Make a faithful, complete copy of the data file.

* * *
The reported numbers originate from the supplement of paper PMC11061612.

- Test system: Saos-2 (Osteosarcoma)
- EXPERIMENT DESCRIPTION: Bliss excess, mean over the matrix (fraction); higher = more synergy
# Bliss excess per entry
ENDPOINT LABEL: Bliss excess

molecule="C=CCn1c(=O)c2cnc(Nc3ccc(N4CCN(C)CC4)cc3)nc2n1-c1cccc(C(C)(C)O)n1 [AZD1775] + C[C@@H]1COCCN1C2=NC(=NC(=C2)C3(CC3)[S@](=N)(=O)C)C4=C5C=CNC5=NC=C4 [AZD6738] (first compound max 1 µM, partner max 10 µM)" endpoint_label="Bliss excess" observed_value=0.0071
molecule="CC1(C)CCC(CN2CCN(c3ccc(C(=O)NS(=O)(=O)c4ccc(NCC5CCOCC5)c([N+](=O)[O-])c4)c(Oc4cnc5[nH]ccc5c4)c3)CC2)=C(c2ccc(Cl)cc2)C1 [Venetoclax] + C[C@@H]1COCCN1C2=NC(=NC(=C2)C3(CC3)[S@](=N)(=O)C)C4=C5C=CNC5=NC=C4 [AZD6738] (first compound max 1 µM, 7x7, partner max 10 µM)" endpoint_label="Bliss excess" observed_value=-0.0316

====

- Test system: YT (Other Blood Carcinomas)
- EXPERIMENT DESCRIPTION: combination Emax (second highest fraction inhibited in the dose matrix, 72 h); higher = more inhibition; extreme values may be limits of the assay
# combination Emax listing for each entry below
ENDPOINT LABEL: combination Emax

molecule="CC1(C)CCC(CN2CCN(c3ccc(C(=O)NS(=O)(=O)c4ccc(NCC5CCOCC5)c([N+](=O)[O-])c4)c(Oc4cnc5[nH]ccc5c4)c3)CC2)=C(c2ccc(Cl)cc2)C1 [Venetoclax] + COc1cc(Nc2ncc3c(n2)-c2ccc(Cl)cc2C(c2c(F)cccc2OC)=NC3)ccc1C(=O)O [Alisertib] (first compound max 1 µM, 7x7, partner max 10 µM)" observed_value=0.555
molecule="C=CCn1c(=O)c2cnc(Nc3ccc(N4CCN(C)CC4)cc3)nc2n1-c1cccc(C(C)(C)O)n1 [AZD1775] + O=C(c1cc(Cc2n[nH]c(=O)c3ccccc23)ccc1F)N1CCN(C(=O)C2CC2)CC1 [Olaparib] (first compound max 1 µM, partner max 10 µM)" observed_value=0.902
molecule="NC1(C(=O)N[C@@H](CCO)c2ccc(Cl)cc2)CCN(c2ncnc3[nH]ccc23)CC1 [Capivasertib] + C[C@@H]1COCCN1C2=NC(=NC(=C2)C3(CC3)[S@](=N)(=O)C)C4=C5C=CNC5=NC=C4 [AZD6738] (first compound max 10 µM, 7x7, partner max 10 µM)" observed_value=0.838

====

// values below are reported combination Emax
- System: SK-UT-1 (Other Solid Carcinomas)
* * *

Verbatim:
The reported numbers originate from the supplement of paper PMC11061612.

- Test system: Saos-2 (Osteosarcoma)
- EXPERIMENT DESCRIPTION: Bliss excess, mean over the matrix (fraction); higher = more synergy
# Bliss excess per entry
ENDPOINT LABEL: Bliss excess

molecule="C=CCn1c(=O)c2cnc(Nc3ccc(N4CCN(C)CC4)cc3)nc2n1-c1cccc(C(C)(C)O)n1 [AZD1775] + C[C@@H]1COCCN1C2=NC(=NC(=C2)C3(CC3)[S@](=N)(=O)C)C4=C5C=CNC5=NC=C4 [AZD6738] (first compound max 1 µM, partner max 10 µM)" endpoint_label="Bliss excess" observed_value=0.0071
molecule="CC1(C)CCC(CN2CCN(c3ccc(C(=O)NS(=O)(=O)c4ccc(NCC5CCOCC5)c([N+](=O)[O-])c4)c(Oc4cnc5[nH]ccc5c4)c3)CC2)=C(c2ccc(Cl)cc2)C1 [Venetoclax] + C[C@@H]1COCCN1C2=NC(=NC(=C2)C3(CC3)[S@](=N)(=O)C)C4=C5C=CNC5=NC=C4 [AZD6738] (first compound max 1 µM, 7x7, partner max 10 µM)" endpoint_label="Bliss excess" observed_value=-0.0316

====

- Test system: YT (Other Blood Carcinomas)
- EXPERIMENT DESCRIPTION: combination Emax (second highest fraction inhibited in the dose matrix, 72 h); higher = more inhibition; extreme values may be limits of the assay
# combination Emax listing for each entry below
ENDPOINT LABEL: combination Emax

molecule="CC1(C)CCC(CN2CCN(c3ccc(C(=O)NS(=O)(=O)c4ccc(NCC5CCOCC5)c([N+](=O)[O-])c4)c(Oc4cnc5[nH]ccc5c4)c3)CC2)=C(c2ccc(Cl)cc2)C1 [Venetoclax] + COc1cc(Nc2ncc3c(n2)-c2ccc(Cl)cc2C(c2c(F)cccc2OC)=NC3)ccc1C(=O)O [Alisertib] (first compound max 1 µM, 7x7, partner max 10 µM)" observed_value=0.555
molecule="C=CCn1c(=O)c2cnc(Nc3ccc(N4CCN(C)CC4)cc3)nc2n1-c1cccc(C(C)(C)O)n1 [AZD1775] + O=C(c1cc(Cc2n[nH]c(=O)c3ccccc23)ccc1F)N1CCN(C(=O)C2CC2)CC1 [Olaparib] (first compound max 1 µM, partner max 10 µM)" observed_value=0.902
molecule="NC1(C(=O)N[C@@H](CCO)c2ccc(Cl)cc2)CCN(c2ncnc3[nH]ccc23)CC1 [Capivasertib] + C[C@@H]1COCCN1C2=NC(=NC(=C2)C3(CC3)[S@](=N)(=O)C)C4=C5C=CNC5=NC=C4 [AZD6738] (first compound max 10 µM, 7x7, partner max 10 µM)" observed_value=0.838

====

// values below are reported combination Emax
- System: SK-UT-1 (Other Solid Carcinomas)